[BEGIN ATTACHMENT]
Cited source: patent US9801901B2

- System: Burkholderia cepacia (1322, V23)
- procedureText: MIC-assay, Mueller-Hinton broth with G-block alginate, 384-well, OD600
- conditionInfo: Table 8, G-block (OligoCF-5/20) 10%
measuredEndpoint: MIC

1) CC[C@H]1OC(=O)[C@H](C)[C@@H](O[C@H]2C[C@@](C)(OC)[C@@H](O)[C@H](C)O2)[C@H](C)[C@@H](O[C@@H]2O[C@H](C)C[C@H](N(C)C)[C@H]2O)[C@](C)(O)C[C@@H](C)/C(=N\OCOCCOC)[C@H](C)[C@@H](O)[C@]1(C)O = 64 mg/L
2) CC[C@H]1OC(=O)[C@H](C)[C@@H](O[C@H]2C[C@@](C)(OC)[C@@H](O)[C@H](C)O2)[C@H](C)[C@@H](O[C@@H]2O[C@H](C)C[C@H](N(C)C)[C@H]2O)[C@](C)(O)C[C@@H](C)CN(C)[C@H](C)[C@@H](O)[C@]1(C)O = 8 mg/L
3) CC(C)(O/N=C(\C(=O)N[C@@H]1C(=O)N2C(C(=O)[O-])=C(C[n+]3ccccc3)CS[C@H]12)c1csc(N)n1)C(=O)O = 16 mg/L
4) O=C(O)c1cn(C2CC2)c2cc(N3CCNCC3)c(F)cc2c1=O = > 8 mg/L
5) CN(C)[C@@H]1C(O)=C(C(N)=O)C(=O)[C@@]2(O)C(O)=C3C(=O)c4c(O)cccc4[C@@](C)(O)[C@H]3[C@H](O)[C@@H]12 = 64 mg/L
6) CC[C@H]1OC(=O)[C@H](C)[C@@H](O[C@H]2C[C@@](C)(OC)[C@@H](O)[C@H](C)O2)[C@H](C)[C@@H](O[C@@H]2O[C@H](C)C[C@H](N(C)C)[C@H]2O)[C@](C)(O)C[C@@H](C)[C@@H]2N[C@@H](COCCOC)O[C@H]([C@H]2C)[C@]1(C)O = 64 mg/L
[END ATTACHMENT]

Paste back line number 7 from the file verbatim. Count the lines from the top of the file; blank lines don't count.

2) CC[C@H]1OC(=O)[C@H](C)[C@@H](O[C@H]2C[C@@](C)(OC)[C@@H](O)[C@H](C)O2)[C@H](C)[C@@H](O[C@@H]2O[C@H](C)C[C@H](N(C)C)[C@H]2O)[C@](C)(O)C[C@@H](C)CN(C)[C@H](C)[C@@H](O)[C@]1(C)O = 8 mg/L